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Oracle 9i Database Scalability Enhancements

This is one of a series of articles on the new features of Oracle 9i and their impact on business and technical issues .    For more in-depth training, we offer high quality, instructor-led Oracle training courses for developers and dbas. The biggest change in terms of scalability in Oracle 9i is undoubtedly the introduction of Real Application Clusters  for Windows, Linux and UNIX. This feature provides load-balancing, scalability and hot-standby all rolled into one without requiring any application redesign or database shutdown to add more resources to the cluster. The enhancement of resource management to include undo pool, execution time and active session quotas is also useful for heavily used systems as is the reduction in resources required to support a user. Let’s look at these new features in more detail.

Oracle 9i Real Application Clusters

Oracle have always boasted of the ability of their databases to support large numbers of users, but scalability is more than just being able to support many users. It is also a case of how easy it is to increase the number of users that can be supported. Oracle 9i has performance enhancements that reduce resource requirements but there is also the need to be able to add more resources to support more users and to provide redundancy in case of failure. Real Application Clusters allow exactly that, thereby making scalability simply a case of adding more servers to the cluster. Oracle 7 and 8 supported a form of clustering called Oracle parallel server, but this was complex to implement because the application had to be aware that it was running in a parallel server configuration. Real Application Clusters in Oracle 9i are a replacement for and an enhancement of the previous parallel server technology. Applications no longer have to be aware that they are running in a cluster and new servers can be added to or removed from the cluster at any time without having to shut down the database at all. The major business benefits of Real Application Clusters (RAC) are : scalability on demand - extra servers and disks can be added as and when required low cost of ownership - RAC can be implemented using low-cost Intel servers running Linux high availability included - each server in the cluster acts as a hot standby for every other server and "fail over" can occur in less than one minute transparent to the application - applications need not be aware of the cluster, everything is handled by the database mangement software In technical terms the new features include a new "cache fusion architecture" which as the name suggests treats the memory caches of all the servers in the cluster as a single cache. This means that reads from disk only have to take place when none of the servers has the requested data in memory. If one of the servers does have the required data in memory, it is transferred across the high-speed bus connecting the servers, to the memory of the server that made the request. Other RAC-related new features include : enhancement of Oracle Enterprise Manager to be able to start and shut down RACs extension of automatic undo management to the whole cluster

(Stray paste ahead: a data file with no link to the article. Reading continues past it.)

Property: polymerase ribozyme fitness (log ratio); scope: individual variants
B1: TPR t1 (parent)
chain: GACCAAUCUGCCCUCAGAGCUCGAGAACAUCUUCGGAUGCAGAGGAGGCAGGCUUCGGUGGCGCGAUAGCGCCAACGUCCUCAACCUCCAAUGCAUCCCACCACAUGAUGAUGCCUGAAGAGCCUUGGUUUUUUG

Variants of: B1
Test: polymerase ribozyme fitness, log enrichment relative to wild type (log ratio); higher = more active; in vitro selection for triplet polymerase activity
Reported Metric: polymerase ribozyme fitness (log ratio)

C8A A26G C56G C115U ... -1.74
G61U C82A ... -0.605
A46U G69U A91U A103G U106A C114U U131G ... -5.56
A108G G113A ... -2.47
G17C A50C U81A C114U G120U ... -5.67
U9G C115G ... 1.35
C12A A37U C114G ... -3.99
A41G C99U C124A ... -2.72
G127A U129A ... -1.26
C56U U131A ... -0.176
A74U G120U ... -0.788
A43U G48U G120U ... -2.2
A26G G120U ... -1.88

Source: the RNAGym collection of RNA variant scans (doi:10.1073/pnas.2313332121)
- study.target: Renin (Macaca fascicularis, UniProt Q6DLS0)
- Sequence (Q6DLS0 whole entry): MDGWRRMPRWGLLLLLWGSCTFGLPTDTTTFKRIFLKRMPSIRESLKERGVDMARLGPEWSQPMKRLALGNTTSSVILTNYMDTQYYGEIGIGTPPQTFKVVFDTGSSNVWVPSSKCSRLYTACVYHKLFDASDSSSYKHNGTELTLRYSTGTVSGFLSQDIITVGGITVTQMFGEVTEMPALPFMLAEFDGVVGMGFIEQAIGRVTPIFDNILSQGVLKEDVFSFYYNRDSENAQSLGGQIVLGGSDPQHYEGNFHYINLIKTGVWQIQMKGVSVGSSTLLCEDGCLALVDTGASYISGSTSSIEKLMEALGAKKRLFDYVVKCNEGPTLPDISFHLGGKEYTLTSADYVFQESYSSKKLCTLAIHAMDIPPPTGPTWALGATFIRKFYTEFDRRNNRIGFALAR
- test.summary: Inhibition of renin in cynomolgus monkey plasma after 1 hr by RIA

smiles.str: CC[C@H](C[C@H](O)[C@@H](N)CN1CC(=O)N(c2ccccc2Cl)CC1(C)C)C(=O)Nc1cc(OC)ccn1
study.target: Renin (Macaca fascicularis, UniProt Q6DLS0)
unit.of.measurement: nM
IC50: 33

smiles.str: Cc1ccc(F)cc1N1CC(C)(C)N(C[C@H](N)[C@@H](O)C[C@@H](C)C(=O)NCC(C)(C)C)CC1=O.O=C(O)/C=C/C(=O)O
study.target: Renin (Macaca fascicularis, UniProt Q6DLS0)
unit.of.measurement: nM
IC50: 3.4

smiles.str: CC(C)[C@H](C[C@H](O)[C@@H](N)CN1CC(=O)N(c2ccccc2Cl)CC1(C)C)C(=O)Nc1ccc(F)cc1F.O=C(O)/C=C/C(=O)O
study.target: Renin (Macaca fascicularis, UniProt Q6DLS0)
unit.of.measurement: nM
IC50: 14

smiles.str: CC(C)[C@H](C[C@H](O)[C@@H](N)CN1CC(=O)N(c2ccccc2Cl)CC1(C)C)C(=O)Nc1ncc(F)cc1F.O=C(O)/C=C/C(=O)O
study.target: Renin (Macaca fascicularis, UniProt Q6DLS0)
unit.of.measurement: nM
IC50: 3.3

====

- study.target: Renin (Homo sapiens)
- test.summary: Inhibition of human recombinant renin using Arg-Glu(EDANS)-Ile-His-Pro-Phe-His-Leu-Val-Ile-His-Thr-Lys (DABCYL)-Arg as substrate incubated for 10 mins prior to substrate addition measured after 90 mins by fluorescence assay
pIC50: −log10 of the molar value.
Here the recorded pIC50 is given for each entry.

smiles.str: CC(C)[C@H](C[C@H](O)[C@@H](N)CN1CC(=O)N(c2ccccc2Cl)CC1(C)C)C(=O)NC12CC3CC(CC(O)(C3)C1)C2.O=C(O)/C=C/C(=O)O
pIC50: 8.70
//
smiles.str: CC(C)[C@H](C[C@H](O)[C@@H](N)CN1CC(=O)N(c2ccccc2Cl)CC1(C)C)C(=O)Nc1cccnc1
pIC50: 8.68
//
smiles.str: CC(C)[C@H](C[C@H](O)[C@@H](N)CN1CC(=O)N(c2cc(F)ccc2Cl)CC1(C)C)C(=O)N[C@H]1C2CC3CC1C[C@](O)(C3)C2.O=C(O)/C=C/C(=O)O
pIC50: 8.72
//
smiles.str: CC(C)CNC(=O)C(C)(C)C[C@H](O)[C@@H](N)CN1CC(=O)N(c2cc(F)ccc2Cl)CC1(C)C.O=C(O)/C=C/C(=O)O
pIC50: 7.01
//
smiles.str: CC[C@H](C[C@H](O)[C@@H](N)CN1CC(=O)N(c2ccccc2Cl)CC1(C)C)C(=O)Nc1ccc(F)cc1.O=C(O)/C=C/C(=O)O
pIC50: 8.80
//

Scalable Session State Management

The amount of resources required by Oracle 9i databases for each user has been reduced by improvements to the network layer, shared  (multithreaded) server enhancements, improvements for the support of Java sessions and shared memory improvements. Together these improvements allow more users to be supported on the same hardware.

Automatic Resource Management